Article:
Chinese Tourists Going To Singapore Will Be Given A 30-Page Handbook Of Dos And Don'ts
Chinese tourists coming into Singapore will have no choice but to be on their best behaviour; now that there's a detailed handbook when visiting the city-state
South China Morning Post reported that the guidebook was launched at a special event at Changi Airport by the Chinese embassy on Friday, 22 September.
Fang Xinwen, the Chinese embassy’s charge d’affaires, said more than 1.5 million visitors arrived in Singapore from mainland China in the first half of the year.
But with more Chinese tourists visiting Singapore, behavioural and personal safety have emerged. Hence, the need for the handbook.
The free copy, which is available for Chinese tourists arriving at the airport, details a list of dos and don'ts that runs to nearly 30 pages
The guidebook covers behaviour in public areas to Singapore's strict traffic rules.
For example, tourists are told not to cut in line at places such as toilets and restaurants. There's also a reminder to mainland travellers to flush the toilet after use.
Taking durian on a bus or train is also strictly prohibited while airline property such as life jackets and blankets are not allowed to be taken from the plane.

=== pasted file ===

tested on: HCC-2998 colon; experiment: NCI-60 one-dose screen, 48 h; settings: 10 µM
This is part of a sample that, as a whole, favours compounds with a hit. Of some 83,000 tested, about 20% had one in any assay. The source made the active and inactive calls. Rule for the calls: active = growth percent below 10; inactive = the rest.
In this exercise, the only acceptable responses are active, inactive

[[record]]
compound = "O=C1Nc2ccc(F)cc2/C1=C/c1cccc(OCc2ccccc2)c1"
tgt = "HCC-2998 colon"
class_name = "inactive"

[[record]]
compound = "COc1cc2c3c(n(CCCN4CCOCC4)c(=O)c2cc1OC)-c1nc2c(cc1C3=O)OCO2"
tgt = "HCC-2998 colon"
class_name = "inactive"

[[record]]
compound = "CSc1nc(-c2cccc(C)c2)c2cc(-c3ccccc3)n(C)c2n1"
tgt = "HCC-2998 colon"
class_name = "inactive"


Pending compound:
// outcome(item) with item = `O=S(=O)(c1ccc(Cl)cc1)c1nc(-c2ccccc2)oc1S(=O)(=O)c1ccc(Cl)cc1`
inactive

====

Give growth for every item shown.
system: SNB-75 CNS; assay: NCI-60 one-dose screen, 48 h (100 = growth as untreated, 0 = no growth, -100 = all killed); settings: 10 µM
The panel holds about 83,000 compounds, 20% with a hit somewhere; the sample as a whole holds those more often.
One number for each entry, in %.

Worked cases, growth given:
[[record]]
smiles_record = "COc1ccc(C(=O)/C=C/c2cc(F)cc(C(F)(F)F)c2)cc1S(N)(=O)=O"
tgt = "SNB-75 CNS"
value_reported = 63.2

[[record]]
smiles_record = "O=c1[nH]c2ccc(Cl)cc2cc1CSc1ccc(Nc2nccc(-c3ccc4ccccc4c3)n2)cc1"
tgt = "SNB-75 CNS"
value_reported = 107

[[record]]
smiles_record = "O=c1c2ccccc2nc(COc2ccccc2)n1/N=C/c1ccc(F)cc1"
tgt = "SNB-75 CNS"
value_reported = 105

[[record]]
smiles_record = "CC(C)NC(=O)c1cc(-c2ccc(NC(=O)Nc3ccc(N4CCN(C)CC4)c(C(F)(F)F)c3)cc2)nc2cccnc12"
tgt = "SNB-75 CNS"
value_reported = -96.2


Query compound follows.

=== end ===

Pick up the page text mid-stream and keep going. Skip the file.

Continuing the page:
The embassy said it hopes to improve the image of Chinese tourists with the guidebook
Thailand has issued a similar etiquette manual to Chinese tourists in 2015
The manual instructed visitors on museum etiquette, warned against using public property as lavatory facilities, and encouraged proper driving behaviour.
The Chinese government has recently stepped up its effort to change the world's perception of its travellers
In 2013, China's National Tourism Administration released a 64-page handbook called 'Guidelines on Civilised Travel Abroad'.
Chinese tourists are forbidden to behave in any way deemed "uncivilized" by the book. Among other things, the rules urge Chinese tourists not to force locals to pose for photos, leave footprints on toilet seats, cut lines, pick their noses, and take more than they can eat at buffet tables.